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Tie-Down Requirements

For articles of cargo placed beside each other and secured by side-to-side tiedowns:

Either place them in direct contact with each other,

Or prevent them from shifting towards each other in transit by using blocking or filling the space with other cargo.

Some articles have a tendency to roll. To prevent rolling, provide more than one point of contact:

Lift the cargo off the deck AND/OR

Place chocks, wedges, a cradle, or other equivalent means that prevent rolling. These must be secured to the deck.

The method used to prevent rolling must not become unfastened or loose while the vehicle is in transit.

Prevent tipping or shifting by bracing the cargo.

Immobilizing, and Securing Cargo: Restraining the cargo correctly.

How many tiedowns are required?

If cargo is not prevented from forward movement (for example, by the headboard, bulkhead, other cargo, or tiedown attached to the cargo), secure the cargo according to the following requirements:

  • If load is 5ft or shorter, 1,100 lbs or lighter:

    Minimum number of tiedowns: 1

  • If load is 5ft or shorter, over 1,100 lbs:

    Minimum number of tiedowns: 2

  • If load is more than 5ft but less than 10ft:

    Minimum number of tiedowns: 2

When cargo is prevented from forward movement (for example, by the headboard, bulkhead, other cargo, or tiedown), secure the cargo according to the following requirements:

All Cargo:

1 tiedown for every 10 ft, or part thereof.

Note: A vehicle transporting one or more articles of cargo such as, but not limited to, machinery or fabricated structural items (e.g., steel or concrete beams, crane booms, girders, and trusses, etc.) which, because of their design, size, shape, or weight, must be fastened by special methods.

However, any article of cargo carried on that vehicle must be securely and adequately fastened to the vehicle.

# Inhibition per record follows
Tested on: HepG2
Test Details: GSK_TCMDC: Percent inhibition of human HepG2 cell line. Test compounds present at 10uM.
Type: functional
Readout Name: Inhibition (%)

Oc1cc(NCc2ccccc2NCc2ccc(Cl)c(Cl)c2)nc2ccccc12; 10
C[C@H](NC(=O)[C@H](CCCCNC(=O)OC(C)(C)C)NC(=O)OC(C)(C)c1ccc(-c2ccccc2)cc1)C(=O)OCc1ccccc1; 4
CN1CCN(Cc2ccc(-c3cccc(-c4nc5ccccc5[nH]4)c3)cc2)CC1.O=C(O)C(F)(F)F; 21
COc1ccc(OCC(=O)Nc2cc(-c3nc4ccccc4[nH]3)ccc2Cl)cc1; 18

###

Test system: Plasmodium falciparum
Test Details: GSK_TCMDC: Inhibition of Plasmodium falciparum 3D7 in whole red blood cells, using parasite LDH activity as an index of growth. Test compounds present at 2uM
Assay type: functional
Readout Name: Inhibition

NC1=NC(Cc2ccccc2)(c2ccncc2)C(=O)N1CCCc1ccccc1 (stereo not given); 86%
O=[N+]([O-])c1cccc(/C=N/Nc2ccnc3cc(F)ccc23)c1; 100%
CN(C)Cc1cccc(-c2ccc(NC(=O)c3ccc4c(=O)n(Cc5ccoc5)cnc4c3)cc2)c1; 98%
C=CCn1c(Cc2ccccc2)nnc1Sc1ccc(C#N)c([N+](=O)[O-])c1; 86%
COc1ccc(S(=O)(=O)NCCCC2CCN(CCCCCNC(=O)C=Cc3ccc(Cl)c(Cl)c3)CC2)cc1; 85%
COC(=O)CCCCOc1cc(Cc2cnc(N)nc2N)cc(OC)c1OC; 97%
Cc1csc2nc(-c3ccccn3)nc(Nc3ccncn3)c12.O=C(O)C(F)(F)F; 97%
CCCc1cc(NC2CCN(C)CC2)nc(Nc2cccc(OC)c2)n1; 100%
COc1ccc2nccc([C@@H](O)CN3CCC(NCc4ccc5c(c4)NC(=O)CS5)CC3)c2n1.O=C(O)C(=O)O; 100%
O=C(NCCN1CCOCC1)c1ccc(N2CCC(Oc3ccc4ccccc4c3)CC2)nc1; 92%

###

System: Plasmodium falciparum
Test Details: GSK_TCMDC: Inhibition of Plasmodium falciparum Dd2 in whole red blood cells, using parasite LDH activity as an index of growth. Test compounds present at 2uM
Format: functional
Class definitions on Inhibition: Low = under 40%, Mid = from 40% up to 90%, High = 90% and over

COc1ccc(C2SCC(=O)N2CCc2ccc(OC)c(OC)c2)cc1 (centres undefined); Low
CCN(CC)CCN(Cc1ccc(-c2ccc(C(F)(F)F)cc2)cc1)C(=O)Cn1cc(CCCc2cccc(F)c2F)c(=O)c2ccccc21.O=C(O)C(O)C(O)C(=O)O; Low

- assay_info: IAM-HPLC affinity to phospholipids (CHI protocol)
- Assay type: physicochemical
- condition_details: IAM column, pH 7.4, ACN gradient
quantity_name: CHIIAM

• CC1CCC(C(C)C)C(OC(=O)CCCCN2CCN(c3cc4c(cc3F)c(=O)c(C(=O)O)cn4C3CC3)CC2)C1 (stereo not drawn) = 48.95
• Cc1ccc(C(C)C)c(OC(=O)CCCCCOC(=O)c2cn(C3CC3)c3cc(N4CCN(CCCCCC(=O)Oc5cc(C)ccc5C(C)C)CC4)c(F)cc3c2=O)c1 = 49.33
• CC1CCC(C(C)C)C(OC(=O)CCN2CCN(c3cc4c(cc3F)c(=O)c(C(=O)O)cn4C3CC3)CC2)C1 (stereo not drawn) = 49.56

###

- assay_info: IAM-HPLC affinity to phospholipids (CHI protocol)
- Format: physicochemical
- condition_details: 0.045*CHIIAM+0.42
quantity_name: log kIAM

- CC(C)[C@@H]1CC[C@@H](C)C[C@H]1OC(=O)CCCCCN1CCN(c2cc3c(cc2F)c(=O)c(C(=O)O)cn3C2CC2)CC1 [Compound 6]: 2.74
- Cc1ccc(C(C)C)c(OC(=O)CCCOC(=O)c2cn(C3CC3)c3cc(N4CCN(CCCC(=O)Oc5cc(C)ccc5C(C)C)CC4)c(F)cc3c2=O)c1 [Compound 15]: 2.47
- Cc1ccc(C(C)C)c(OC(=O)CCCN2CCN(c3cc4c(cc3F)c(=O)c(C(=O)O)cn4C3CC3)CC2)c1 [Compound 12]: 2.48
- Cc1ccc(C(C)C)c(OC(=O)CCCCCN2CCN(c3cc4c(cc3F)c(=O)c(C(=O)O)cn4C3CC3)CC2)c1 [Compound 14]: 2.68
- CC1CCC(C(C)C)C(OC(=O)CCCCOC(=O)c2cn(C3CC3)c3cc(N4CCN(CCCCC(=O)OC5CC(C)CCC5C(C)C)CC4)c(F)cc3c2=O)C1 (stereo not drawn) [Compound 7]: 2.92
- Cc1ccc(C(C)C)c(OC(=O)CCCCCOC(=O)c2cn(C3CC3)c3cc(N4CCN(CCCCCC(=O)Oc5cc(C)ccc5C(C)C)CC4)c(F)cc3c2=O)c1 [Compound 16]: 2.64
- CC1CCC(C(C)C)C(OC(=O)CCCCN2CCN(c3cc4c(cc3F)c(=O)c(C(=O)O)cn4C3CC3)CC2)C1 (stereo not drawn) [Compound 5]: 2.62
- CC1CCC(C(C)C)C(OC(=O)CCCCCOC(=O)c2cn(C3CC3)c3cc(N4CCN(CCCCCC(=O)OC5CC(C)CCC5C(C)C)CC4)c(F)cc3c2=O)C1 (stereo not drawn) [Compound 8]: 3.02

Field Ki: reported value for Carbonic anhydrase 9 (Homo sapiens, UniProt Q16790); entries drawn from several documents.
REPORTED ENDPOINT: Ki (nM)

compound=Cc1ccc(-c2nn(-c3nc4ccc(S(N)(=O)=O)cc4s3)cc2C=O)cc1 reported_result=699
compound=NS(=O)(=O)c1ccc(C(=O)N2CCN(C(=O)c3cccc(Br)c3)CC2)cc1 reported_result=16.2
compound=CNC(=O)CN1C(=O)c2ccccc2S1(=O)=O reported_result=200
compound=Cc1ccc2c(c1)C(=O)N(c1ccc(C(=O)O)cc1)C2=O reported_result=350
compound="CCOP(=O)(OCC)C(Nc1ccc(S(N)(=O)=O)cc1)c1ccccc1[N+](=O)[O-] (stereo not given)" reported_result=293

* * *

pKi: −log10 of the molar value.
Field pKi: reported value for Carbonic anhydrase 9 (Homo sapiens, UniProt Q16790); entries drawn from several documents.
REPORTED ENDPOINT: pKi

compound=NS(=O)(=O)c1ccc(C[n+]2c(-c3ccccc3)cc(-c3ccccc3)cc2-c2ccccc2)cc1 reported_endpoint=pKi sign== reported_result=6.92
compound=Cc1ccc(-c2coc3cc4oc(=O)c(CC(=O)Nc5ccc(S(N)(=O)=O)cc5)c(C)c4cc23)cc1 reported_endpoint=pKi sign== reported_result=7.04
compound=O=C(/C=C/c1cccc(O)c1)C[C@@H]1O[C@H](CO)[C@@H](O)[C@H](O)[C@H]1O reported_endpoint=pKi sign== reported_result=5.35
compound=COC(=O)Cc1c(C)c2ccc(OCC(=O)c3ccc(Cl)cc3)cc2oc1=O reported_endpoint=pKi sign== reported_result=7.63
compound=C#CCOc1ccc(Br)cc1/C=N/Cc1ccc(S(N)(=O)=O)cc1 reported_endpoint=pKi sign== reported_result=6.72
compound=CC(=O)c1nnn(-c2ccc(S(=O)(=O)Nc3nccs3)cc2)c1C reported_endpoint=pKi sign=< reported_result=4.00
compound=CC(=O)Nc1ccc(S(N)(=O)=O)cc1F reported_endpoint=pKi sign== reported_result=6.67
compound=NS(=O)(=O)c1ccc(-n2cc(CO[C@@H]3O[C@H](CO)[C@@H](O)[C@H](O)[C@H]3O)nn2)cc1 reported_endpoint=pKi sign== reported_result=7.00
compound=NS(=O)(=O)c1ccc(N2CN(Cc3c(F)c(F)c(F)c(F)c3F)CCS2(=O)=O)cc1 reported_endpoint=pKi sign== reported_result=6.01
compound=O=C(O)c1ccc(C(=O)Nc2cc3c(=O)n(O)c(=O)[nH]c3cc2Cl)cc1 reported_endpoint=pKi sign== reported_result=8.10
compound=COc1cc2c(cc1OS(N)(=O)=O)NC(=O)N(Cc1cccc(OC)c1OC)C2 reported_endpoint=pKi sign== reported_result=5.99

How should tiedowns be attached?

Tiedowns can be used in two ways:

  • Attached to the cargo:

    • Tiedowns attached to the vehicle and attached to the cargo.
    • Tiedowns attached to the vehicle, pass through or aroundan article of cargo, and then are attached to the vehicle again.

  • Pass over the cargo:

    • Tiedowns attached to the vehicle, passed over the cargo, and then attached to the vehicle again.

Tiedown placement:

Place the tiedown as close as possible to the spacer.

Position the tiedowns as symetrically as possible over the length of the article.

Position the tiedowns to preserve the integrity of the article.

Related Cargo Securement Terms That Every Driver Should Know:

  • Rub Rail:

    A rail along the side of a vehicle that protects the side of the vehicle from impacts.

  • Bracing:

    A structure, device, or another substantial article placed against an article to prevent it from tipping that may also prevent it from shifting.

  • Working Load Limit (WLL):

    The maximum load that may be applied to a component of a cargo securement system during normal service, usually assigned by the manufacturer of the component.

Multiple-Choice Questions:

Question #692 (1 of 5)